Let’s change
our community

Calling all small local charities and grassroots community organisations undertaking project work in the community of Kirklees. Apply for a grant today.

Who can apply for grants?

Constituted voluntary and community groups

Not-for-profit organisations

Parent Teacher Associations (PTA or equivalent)

Community interest companies or social enterprises

Charities (registered with the Charity Commission)

Not-for-profit mutuals or benefit societies

Activities we don’t fund include party political activity, promotion of religion, replacement of statutory funding, projects that have already started, groups who have not complied with previous monitoring requirements, organisations that support animals.

How it works

7 step guide to use applying for a grant

One Community is a relational funder, we aim to foster a flexible working relationship with our grantees, we aim to be as adaptable and supportive as possible, and our approach is based on trust.

Here is how we work One Community is governed by a board of trustees, the trustees are appointed and approved by the members at our AGM. Anyone with an interest in the community can apply to be a member free of charge. Trustees make the final decision on all grants awarded.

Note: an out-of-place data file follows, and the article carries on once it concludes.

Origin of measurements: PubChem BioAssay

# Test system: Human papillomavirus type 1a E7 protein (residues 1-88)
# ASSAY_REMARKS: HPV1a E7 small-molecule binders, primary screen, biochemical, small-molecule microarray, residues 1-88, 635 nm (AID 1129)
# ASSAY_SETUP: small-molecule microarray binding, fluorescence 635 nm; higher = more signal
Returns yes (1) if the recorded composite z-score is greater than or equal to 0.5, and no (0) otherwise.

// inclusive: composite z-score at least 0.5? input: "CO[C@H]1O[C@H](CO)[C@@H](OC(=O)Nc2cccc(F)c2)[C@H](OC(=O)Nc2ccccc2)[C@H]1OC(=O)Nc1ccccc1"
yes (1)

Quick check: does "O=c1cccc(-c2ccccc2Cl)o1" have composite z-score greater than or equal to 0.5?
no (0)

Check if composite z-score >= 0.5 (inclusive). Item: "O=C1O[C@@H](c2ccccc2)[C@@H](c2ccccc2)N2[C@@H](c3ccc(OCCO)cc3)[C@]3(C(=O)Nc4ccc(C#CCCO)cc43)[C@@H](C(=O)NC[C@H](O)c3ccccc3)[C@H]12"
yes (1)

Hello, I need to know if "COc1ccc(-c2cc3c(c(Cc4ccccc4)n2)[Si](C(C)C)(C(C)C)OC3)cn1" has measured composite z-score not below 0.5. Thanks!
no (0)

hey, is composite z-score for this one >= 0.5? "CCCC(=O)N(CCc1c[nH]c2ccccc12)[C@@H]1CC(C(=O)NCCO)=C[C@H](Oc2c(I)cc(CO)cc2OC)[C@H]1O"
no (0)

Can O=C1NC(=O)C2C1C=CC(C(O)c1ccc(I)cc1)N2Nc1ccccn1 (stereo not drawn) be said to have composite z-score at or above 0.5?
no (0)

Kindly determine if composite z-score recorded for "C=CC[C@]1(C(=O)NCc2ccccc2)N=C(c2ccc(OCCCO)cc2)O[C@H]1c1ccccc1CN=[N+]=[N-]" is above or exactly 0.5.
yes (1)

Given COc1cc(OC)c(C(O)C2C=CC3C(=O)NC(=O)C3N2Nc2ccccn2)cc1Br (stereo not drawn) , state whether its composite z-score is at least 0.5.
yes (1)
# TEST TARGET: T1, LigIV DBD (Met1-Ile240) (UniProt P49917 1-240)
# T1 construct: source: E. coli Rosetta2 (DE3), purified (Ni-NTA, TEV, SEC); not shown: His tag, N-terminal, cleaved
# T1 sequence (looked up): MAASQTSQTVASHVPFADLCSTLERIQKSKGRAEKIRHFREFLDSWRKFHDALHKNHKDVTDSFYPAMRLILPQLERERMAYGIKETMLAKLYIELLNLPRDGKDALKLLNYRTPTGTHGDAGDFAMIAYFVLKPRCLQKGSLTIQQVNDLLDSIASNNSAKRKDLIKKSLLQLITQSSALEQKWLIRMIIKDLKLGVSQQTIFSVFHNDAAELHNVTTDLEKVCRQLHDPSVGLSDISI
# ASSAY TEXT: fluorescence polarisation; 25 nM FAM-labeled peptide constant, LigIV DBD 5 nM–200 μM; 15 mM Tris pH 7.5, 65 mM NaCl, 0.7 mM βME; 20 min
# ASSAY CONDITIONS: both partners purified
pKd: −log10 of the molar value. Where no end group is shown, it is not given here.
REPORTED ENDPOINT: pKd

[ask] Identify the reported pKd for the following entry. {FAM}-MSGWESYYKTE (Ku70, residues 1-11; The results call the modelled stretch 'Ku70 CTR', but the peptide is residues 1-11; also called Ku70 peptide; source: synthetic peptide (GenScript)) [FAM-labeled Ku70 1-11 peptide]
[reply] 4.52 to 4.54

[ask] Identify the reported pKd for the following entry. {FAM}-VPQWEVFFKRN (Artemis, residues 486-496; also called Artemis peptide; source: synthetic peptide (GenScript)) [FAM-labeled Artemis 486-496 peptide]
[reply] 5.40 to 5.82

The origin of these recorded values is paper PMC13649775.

Trustee delegate grant-making responsibility to the grants panel members, the chairperson will always be a Trustees and we require two members to attend the panel, we also invite a representative of the donor (A donor can be an individual, a family trust, a local business, the local authority of a national corporate business), in addition, we include people with lived experience or expert industry experience.

Grants panels review the applications and make recommendations to the trustees to fund, partially fund, or reject the applications.

Who else participates in grant-making? We have a Grants team made up of a Grants Manager, Grants Officer and two Volunteer Grants Officers. Between them, they manage the grant process.

How does the grant process work? What happens once I make my application?
Applications are submitted online, when the application is received it is imported by one of the team.
The team will make the initial due diligence checks on your supporting documents and any previous awards made to you from One Community.

What are we looking for:
• If the applicant is a registered charity, we will check the charity number provided matches the registered name and address against charity commission data.
• Is the applicant based in Kirklees?
• Are the annual returns currently overdue or have been submitted late in the past 2 years?
• Are the accounts qualified? – We will reject any applicant with qualified accounts.
• Are there any regulatory warnings issued by the Charity Commission – We will reject any applicant with an active regulatory warning
Governing document checks: